John Weeks was the second person to go missing; he was an acquaintance of Gabrion's and a friend of Rachel's who had asked her out on a date a few weeks prior to her death. He was later identified as the person that picked her and Shannon up on the day of their disappearances. John vanished in late June of 1997.
Authorities brought the FBI to investigate the bizarre case. They discovered that Gabrion was using the alias of "Robert Allen". The real Robert Allen is a transient who vanished in 1995. None of these people have been located and Gabrion is now wanted for Rachel's murder.
Extra Notes: This case first aired on the April 10, 1998 episode. The case was also documented on FBI: Criminal Pursuit, which included dialog that implied Gabrion murdered Shannon.
Results: Captured. In October 1997, Gabrion was arrested in Sherman, New York; he was found to be cashing Robert Allen's social security checks. A few days later, he appeared at an identity hearing in New York. Initially, he denied that he was Gabrion, but his identity was soon confirmed.
In June 1999, Gabrion was officially indicted for Rachel's murder. Several witnesses claimed to have seen him with her and another man (believed to be John Weeks) near Oxford Lake the day after she vanished. The witnesses recalled him driving a distinct pickup truck with a boat attached. Two days after that, his neighbor saw him dragging a metal boat on his gravel driveway. The neighbor also saw him pulling out two life vests, three concrete blocks, and a length of chain from the boat. He then pulled it into his garage and ground off the serial numbers.
When police searched Gabrion's home, they found two keys that matched the padlocks found on Rachel's body. Also, the concrete blocks at his home were stained with the same tar and paint materials as those attached to Rachel’s body. Gabrion's nephew later led investigators to his campsite near Oxford Lake. They found bolt cutters, another length of shiny chain, duct tape, a woman’s hair clip, and silicone nipples for a baby bottle.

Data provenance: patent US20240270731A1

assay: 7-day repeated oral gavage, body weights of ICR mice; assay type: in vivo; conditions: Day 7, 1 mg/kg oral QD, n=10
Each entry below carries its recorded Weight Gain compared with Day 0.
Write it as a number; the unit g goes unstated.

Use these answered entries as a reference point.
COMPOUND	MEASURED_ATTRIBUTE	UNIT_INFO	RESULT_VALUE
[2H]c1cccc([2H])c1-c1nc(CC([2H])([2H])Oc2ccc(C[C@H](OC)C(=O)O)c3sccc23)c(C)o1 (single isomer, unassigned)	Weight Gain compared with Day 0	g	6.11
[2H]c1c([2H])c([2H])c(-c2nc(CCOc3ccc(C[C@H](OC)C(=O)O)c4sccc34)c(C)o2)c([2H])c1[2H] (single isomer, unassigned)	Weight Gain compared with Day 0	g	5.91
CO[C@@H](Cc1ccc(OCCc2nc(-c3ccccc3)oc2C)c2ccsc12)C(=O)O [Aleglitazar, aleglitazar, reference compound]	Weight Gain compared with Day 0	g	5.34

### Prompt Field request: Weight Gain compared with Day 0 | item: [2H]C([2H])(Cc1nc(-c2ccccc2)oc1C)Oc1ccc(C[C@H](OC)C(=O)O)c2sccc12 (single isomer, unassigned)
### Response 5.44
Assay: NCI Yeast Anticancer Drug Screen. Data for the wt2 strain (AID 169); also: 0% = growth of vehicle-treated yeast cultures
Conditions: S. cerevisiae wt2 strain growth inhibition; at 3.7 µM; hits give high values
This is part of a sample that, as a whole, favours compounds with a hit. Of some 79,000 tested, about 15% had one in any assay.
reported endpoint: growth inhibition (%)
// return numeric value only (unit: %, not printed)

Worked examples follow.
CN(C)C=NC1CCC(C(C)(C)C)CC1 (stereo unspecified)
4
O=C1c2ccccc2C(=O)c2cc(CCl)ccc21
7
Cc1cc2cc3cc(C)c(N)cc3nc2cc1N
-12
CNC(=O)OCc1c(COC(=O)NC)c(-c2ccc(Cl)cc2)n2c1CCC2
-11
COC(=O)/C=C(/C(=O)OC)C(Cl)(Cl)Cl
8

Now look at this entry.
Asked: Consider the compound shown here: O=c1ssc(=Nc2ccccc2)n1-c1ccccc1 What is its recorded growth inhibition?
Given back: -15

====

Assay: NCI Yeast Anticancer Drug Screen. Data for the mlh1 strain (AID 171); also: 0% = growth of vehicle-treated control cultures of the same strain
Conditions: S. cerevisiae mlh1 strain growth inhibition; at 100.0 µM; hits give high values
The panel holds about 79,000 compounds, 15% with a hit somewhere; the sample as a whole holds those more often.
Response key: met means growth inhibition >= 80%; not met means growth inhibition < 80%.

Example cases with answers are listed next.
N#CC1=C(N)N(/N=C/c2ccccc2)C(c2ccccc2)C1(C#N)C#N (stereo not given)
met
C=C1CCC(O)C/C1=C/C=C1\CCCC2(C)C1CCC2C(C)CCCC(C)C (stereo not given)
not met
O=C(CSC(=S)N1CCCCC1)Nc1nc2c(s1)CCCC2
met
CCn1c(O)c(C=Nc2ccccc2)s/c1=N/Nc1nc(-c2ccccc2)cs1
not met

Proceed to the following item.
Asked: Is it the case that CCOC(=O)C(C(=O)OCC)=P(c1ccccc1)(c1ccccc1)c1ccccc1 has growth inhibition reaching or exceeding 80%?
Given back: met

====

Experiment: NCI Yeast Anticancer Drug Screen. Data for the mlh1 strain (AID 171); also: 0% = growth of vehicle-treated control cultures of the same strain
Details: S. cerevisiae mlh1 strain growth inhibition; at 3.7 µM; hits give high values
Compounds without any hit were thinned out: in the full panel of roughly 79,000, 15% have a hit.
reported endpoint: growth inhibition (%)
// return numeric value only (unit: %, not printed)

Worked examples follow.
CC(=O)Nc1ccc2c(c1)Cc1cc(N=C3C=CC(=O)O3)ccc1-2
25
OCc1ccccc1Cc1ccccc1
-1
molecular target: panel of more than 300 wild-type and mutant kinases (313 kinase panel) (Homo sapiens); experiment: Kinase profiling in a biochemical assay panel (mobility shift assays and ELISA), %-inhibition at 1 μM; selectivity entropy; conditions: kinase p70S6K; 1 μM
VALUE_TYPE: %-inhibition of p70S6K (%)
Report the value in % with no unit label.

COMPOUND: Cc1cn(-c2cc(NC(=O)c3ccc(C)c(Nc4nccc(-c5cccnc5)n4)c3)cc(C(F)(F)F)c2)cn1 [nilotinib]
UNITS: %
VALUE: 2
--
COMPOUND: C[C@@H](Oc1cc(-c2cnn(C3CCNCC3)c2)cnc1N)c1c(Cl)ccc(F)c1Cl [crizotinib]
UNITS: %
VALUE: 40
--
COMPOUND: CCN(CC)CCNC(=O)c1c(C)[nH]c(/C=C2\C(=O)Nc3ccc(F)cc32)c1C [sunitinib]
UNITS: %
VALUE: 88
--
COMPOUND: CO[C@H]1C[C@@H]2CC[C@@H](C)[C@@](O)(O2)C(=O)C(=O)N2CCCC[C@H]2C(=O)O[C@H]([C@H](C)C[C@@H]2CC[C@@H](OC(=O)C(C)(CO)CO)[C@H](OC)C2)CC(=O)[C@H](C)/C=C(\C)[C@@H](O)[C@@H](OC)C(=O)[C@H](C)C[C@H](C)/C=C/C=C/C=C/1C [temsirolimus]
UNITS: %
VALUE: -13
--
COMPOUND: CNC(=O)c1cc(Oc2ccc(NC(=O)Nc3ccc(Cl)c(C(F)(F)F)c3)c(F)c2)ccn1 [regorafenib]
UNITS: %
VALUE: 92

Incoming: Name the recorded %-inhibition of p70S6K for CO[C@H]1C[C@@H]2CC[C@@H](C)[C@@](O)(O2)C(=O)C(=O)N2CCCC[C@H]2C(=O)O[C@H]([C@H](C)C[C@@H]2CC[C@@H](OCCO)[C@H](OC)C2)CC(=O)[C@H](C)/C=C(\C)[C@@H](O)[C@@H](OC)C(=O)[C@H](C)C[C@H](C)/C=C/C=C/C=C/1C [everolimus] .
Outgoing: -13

Several witnesses also testified to Gabrion's propensity for violence. Two described how each of their homes had been set afire shortly after a disagreement with him. Another described how he began shooting a bolt-action rifle towards his home after he told him to leave a party there. Another described how he trained a rifle on her and her two-year-old child as she walked to her car one day, and then climbed into his and followed them for miles. Another testified as to how he sexually assaulted her in her home. Another testified that he beat and kicked him, punched his wife in the face, and then punched his teenage son, after the witness interrupted a card game to retrieve heart medicine for his uncle. Yet another said that Gabrion claimed he could shoot anyone in the neighborhood. The next day, his house was shot at by him.
In March 2002, a federal jury convicted Gabrion in Rachel's murder; he was later sentenced to death. Wayne Davis' body was found in July 2002; he was killed in a similar fashion as Rachel and Gabrion remains the prime suspect. However, Shannon Verhage, John Weeks, and Robert Allen remain missing. Gabrion appealed his sentence and conviction, but it was upheld in 2006. In August 2011, Gabrion's death sentence conviction was overturned and it was changed to life in prison.
In May 2012, Gabrion's death sentence was reinstated by a federal appeals court stating "that Michigan lacks a death penalty has nothing to do with these things. It has nothing to do with Gabrion's background or character. It has nothing to do with the reasons why he chose to kill Rachel Timmerman. It has nothing to do with the utter depravity of the manner in which he killed her, and above all, it has nothing to do with his culpability for that offense or with any other consideration the Supreme Court has ever flagged as mitigating. Gabrion does not even argue the contrary."